Building Strong Brands

Building Strong Brands

3.3 3
by David A. Aaker
     
 

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ISBN-10: 002900151X

ISBN-13: 9780029001516

Pub. Date: 12/28/1995

Publisher: Free Press

In this compelling work, Aaker uses real brand-building cases from Saturn, General Electric, Kodak, Healthy Choice, McDonald's, and others to demonstrate how strong brands have been created and managed.

As industries turn increasingly hostile, it is clear that strong brand-building skills are needed to survive and prosper. In David Aaker's pathbreaking book,

Overview

In this compelling work, Aaker uses real brand-building cases from Saturn, General Electric, Kodak, Healthy Choice, McDonald's, and others to demonstrate how strong brands have been created and managed.

As industries turn increasingly hostile, it is clear that strong brand-building skills are needed to survive and prosper. In David Aaker's pathbreaking book, Managing Brand Equity, managers discovered the value of a brand as a strategic asset and a company's primary source of competitive advantage. Now, in this compelling new work, Aaker uses real brand-building cases from Saturn, General Electric, Kodak, Healthy Choice, McDonald's, and others to demonstrate how strong brands have been created and managed.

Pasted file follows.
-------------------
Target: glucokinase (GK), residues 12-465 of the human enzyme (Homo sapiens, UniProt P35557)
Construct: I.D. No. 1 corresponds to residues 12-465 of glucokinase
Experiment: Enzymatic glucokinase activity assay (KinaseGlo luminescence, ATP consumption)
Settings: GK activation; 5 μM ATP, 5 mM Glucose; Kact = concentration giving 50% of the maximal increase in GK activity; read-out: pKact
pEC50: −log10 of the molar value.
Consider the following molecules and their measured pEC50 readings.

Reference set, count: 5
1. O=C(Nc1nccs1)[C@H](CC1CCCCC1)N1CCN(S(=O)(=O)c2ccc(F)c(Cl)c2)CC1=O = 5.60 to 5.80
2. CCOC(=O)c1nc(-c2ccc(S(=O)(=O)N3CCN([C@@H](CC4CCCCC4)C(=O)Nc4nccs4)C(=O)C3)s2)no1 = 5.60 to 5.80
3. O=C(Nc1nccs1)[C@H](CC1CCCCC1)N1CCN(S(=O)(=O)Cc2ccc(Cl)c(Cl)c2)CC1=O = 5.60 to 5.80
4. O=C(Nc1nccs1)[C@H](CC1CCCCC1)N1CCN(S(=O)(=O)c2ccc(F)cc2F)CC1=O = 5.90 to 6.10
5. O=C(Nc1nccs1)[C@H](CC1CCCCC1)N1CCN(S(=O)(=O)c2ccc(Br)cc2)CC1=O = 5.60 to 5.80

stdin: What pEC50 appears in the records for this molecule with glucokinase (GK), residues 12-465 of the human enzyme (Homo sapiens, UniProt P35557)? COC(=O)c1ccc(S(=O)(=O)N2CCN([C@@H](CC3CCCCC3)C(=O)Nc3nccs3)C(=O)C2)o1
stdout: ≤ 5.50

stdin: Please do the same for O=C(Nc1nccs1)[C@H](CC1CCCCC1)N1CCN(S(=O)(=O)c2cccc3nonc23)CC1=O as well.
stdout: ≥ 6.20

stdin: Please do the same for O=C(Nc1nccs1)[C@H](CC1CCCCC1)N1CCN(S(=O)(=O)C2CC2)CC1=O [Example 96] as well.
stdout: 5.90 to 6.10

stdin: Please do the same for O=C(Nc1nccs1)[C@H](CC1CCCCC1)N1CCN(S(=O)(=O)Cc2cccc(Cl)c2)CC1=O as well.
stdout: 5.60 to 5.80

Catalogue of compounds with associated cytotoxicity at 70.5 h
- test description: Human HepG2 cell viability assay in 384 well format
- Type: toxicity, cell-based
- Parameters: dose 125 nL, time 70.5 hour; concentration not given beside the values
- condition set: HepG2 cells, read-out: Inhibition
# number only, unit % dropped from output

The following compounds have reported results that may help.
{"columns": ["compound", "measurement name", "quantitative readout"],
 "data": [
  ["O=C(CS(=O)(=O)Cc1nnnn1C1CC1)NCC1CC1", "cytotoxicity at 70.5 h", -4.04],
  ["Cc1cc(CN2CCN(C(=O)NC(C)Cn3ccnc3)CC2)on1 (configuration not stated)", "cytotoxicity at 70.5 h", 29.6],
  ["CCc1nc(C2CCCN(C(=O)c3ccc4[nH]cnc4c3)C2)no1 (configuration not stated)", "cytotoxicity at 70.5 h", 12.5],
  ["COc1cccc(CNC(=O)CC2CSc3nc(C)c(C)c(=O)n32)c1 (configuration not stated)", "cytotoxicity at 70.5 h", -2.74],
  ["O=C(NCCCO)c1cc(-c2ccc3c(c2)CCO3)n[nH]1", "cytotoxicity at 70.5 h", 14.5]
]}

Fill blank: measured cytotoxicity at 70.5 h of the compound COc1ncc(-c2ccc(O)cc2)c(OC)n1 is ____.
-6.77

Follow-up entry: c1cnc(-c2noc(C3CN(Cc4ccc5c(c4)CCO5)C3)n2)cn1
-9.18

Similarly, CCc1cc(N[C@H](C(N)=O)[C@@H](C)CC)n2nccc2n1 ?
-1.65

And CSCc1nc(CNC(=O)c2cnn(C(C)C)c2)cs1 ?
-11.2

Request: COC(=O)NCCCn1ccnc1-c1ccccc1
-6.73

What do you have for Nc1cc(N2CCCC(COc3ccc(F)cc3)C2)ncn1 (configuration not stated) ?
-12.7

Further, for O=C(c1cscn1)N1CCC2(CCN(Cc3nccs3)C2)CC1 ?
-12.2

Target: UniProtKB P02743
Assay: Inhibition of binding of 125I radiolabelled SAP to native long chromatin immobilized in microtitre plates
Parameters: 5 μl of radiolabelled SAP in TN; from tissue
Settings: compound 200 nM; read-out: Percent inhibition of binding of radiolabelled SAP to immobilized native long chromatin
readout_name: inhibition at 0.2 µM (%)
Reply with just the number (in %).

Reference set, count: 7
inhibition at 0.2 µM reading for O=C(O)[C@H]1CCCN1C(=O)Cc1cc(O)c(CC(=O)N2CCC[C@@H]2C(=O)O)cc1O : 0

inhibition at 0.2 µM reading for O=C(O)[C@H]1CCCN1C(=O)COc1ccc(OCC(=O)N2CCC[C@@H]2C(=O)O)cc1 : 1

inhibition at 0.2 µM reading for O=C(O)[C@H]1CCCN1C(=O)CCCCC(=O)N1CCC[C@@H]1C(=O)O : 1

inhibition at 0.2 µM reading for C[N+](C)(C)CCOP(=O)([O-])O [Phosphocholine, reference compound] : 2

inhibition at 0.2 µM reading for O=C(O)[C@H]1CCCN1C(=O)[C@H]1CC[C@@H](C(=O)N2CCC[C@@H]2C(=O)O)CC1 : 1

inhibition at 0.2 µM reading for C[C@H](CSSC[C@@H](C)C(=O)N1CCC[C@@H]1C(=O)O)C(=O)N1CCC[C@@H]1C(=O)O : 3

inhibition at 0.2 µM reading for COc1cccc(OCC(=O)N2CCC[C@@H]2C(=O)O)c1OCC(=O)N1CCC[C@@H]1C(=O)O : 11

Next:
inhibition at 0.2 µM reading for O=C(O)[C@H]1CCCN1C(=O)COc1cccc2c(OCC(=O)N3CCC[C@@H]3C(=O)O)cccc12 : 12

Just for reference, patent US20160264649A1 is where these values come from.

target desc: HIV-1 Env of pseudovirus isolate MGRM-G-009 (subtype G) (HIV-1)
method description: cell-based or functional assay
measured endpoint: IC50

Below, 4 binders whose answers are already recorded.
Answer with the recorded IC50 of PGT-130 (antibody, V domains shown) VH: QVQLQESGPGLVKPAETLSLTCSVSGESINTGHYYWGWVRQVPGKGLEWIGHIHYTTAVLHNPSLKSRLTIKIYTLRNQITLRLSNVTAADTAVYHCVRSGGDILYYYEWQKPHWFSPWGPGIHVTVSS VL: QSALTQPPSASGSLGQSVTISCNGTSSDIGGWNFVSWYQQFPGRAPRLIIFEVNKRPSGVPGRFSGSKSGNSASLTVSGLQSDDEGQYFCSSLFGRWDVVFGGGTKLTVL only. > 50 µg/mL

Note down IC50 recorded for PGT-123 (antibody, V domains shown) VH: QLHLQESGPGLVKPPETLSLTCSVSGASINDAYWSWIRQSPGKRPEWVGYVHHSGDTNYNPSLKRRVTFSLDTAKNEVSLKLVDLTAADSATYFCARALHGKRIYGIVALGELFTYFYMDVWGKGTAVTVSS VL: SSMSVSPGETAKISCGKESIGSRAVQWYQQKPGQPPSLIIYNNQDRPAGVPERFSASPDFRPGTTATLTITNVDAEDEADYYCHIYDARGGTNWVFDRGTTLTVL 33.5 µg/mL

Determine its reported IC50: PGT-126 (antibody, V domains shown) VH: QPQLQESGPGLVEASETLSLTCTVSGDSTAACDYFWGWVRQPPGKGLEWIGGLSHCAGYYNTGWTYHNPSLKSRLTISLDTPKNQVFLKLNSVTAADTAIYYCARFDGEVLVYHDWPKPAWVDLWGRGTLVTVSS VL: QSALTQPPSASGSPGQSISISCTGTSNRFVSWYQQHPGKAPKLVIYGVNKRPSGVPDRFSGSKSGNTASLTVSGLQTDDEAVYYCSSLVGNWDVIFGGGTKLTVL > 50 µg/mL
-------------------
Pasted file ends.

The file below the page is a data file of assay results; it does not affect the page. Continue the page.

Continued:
A common pitfall of brand strategists is to focus on brand attributes. Aaker shows how to break out of the box by considering emotional and self-expressive benefits and by introducing the brand-as-person, brand-as-organization, and brand-as-symbol perspectives. The twin concepts of brand identity (the brand image that brand strategists aspire to create or maintain) and brand position (that part of the brand identity that is to be actively communicated) play a key role in managing the "out-of-the-box" brand.

A second pitfall is to ignore the fact that individual brands are part of a larger system consisting of many intertwined and overlapping brands and subbrands. Aaker shows how to manage the "brand system" to achieve clarity and synergy, to adapt to a changing environment, and to leverage brand assets into new markets and products.